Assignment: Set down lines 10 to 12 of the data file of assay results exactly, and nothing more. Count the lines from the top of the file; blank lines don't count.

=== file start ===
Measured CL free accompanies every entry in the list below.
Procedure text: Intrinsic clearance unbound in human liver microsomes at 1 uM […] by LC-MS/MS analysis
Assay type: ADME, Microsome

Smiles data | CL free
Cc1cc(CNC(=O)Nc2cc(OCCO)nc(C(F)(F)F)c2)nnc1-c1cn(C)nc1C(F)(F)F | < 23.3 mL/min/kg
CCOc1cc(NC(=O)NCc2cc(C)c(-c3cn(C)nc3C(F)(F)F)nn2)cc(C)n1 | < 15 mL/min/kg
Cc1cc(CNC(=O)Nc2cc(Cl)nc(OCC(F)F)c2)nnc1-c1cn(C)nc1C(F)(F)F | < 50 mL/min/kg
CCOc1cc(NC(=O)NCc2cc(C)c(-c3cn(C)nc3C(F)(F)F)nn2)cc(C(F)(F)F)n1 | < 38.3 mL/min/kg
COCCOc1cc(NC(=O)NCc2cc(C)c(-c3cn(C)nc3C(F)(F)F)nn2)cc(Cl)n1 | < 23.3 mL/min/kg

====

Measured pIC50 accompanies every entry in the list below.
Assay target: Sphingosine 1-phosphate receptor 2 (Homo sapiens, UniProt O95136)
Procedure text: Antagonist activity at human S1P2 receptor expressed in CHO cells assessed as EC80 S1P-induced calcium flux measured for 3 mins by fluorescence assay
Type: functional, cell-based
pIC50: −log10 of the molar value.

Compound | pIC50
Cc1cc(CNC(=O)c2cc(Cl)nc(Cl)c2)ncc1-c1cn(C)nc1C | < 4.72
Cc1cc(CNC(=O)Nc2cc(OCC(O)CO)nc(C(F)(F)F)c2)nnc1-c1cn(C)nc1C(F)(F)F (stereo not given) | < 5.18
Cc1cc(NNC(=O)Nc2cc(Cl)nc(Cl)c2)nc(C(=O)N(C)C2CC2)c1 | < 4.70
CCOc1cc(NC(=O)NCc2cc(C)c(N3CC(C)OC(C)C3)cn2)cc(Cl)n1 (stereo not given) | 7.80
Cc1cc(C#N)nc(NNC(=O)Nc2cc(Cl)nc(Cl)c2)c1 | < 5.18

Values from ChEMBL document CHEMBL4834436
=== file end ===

====

Measured pIC50 accompanies every entry in the list below.
Assay target: Sphingosine 1-phosphate receptor 2 (Homo sapiens, UniProt O95136)